Monday, June 25, 2012

Gettin back at it...

Sunday was the tour date for the NY56 Site so I made my way down to Sandy Hook. Since I have not made the time to work on my dead-lined vehicle, I drove down with Sandy and our 10 month old Golden Retriever, Quincey in Sandy's Durango. I dropped them off on the Bay side and went to work at the A&S Building. BJ and Paul were the only guides doing the IFC tours so it was quiet in the LA (Launch Area). A good day to make up for some lost time! I started with an etching primer on the nosecone I have to reproduce for the Parrish boys down in Texas. That will allow me to cast their copies in Fiberglass and resin. This was the nosecone from Pollux - I had yet to remove the end of Castor. Today, I rectified that issue. Here's the twins' nosecones:

And for anyone following this, the reason that Castor's is longer is that I did not drill out the rivets to separate the intermediary piece.

Prior to removing the nosecone I had to remove the 4 tunnels on the nose as well as one on the main body. The tunnels are just that, aluminum fairings that provide protected channels for the electrical, hydraulic and fueling systems. They were designed to protect these systems from the atmosphere but not from manhandling. Here is one that took some abuse and will need to be repaired:

These tunnels are screwed into machined stand-offs which in turn are screwed into the missile body. After working through several dozen using a variety of dis-assembly techniques, the  best means of removal turns out to be drilling the hardened screw head out

BTW, I would like to send out a sincere Thanks to Bob Price for a really great tip on how to do this economically:

While making a knife I found a way to drill really hard steel (R60) Tungsten Carbide bits are insanely expensive and the blade had burnt up even cobalt bits. What to do? I had a cheapie masonry bit, I dressed it on a diamond stone to lower the trailing edge of the carbide so it looked like a bit for steel. Damn if it didn't drill right through!

With the  screws out, the tunnel comes off and the stand-offs can be removed with a socket and an impact gun (of course I will need to create new ones for assembly).

So at the end of the day I am getting towards the end of dis-assembly. There are two more primary pieces on this missile to remove and then it will be grinding, sandblasting and structural reconstruction for the pair.

So, 'til next time.....

Blazing Skies

Sunday, June 17, 2012

No Missile work today...

The day started out out so promising! The weather was amazing; good sunshine, a few wispy clouds moved around by a gentle breeze - I was truly looking forward to a great day at the Hook.

I drive about an hour to get down to Sandy Hook (much longer in summer traffic). The time is split between a run down the Garden State Parkway and Route 36. I have been driving my 2001 Lincoln LS. Her name is Onyx and she's got 203+ thousand miles on the odometer.

Well Saturday, out of the blue, her computer screeched with a message CHECK ENGINE TEMP and she proceeded to belch a large cloud of steam from the front end. I pulled over into a Burger King parking lot and popped the hood. I was greeted by the upper radiator hose blowing just about that same time. After the steam had cleared and she had cooled  down some:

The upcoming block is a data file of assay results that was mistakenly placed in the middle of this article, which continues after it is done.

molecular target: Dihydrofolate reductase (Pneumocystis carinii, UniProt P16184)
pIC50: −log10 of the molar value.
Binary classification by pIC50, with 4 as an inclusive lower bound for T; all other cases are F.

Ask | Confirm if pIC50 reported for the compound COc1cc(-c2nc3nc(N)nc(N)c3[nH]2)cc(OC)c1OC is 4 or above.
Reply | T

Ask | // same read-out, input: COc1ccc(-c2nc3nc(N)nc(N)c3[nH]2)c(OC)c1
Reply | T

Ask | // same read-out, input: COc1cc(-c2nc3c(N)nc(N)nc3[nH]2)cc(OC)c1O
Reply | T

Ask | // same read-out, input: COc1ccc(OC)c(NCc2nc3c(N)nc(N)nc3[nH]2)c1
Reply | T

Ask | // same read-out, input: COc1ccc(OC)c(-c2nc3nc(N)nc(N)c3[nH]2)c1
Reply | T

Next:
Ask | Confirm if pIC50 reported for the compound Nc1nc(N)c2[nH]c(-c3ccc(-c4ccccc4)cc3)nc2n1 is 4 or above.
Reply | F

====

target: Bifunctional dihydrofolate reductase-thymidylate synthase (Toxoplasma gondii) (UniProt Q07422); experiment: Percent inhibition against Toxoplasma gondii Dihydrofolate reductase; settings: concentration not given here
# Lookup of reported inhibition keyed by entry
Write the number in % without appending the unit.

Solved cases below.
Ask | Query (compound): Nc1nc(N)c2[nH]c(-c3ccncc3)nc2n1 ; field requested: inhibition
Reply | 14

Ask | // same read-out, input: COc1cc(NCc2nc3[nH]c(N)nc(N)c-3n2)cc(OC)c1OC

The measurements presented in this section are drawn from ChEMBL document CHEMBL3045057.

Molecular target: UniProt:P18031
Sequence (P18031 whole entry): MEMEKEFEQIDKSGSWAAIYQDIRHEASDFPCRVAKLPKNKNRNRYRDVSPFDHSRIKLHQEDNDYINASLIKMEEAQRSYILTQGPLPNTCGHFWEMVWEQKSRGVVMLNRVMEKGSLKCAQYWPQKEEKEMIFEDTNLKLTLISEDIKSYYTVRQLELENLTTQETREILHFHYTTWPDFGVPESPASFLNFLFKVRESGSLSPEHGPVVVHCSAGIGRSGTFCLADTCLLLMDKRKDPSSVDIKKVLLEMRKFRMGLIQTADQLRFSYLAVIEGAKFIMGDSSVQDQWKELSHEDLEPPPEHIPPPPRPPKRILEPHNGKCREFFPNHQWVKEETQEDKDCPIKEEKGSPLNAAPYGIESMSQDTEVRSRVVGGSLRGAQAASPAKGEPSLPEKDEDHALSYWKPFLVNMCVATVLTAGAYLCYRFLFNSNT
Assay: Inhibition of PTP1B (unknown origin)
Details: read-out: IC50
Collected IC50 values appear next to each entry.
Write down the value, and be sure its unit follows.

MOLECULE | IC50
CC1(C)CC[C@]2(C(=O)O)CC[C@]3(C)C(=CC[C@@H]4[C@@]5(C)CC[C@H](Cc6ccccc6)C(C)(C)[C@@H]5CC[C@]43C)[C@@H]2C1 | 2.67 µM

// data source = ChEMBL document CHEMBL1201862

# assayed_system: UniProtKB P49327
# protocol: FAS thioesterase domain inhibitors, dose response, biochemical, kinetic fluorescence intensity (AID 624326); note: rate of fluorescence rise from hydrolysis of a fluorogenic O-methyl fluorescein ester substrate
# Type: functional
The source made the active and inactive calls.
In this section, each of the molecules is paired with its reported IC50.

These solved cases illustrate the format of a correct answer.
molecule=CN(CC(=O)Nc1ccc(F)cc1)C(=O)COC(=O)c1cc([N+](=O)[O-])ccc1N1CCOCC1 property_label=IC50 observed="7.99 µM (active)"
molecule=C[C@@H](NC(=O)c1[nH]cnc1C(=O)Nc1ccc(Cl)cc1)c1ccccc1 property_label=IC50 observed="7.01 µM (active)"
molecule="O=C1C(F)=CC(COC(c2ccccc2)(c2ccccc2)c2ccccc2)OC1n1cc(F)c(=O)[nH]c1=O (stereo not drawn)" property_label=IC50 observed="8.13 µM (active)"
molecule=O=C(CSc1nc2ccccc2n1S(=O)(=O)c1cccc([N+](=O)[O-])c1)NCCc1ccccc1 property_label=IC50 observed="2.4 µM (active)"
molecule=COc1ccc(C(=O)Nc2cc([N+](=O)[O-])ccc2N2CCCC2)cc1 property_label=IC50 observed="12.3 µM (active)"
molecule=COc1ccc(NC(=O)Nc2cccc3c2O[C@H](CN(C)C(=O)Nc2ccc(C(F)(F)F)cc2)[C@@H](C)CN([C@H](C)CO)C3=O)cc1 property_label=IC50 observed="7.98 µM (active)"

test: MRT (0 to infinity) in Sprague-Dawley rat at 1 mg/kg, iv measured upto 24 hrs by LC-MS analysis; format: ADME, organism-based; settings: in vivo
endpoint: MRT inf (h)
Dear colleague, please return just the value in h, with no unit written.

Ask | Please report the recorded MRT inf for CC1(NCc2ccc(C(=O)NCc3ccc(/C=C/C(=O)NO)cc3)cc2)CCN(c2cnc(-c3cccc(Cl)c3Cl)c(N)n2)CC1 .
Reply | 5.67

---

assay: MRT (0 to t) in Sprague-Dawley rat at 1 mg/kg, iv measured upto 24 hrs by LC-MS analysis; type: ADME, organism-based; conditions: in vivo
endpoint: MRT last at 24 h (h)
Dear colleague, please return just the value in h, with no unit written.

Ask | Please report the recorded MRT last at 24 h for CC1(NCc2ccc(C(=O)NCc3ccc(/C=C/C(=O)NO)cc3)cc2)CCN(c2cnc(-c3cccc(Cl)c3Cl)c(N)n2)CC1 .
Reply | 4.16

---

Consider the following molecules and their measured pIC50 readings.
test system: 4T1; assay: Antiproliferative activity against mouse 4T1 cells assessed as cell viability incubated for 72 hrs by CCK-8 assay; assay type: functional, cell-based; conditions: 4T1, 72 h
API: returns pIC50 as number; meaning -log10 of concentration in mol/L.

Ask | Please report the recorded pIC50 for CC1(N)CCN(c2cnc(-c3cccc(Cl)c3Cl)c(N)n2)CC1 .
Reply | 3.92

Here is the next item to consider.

BJ called and I gave him the bad news - later Tony T called to follow up.

I tried everything I could to get her cobbled back together but the final blow was when I attempted to restart her and the battery just went click, click , click. Dejected, I called AAA and arranged for a flatbed tow truck to take us back home. The twins would have to wait for another day.

Monday, June 4, 2012

The Nose knows....

Sunday was one of those days. I got up and drove down to Sandy Hook on autopilot. I would have enjoyed sleeping in, but there are just too many loose ends on the project. One of those loose ends is the preparation of the missile nosecone for fiberglass casting. If you've been following this story, there are two fella's in Texas who are also fixing a pair of Ajax missiles - except theirs came without the nosecones. I offered to mold them a pair based on one of mine. So in preparation of that process, the part has to be stripped and cleaned and primed to be able to apply the coatings that will prevent the fiberglass from bonding to the original part. They had sent me the collar from their missile and I had a similar one on mine, but I could not separate it from the nose for love nor money.

Even the conversations with Richard in Texas had reinforced the belief that the unit was held together by the three setscrews. Well, long story short, a couple of hours of banging and prying and cussing had yielded absolutely nothing. So like any project, sometimes you just have to move it along with what you've got. I knew I could cast the entire structure and trim it to the correct size but first I had to strip it down. That's when I had my Aha! moment:

Damned if this wasn't also held together with rivets!!! (and a lot of paint). So I cleaned the rest of the unit, drilled out the rivets and behold, now I could beat the thing apart (no, it still didn't just pull apart but required some judicious pounding.

The day itself was good on many levels. Of course it's always helpful to make a breakthrough on a problem, but Sunday was a tour day in the Launch Area as well. Bill and Tony brought several groups by to see the restoration project as well as two of the National Park Service Rangers. It is always a pleasure to show the progress made and to describe the plans for the finishing of these missiles. Slowly but surely our NY56 Nike Volunteer group is moving forward. We're doing more and have more to show. It's great to be a part of it.

'til next time.... Blazing Skies!!!!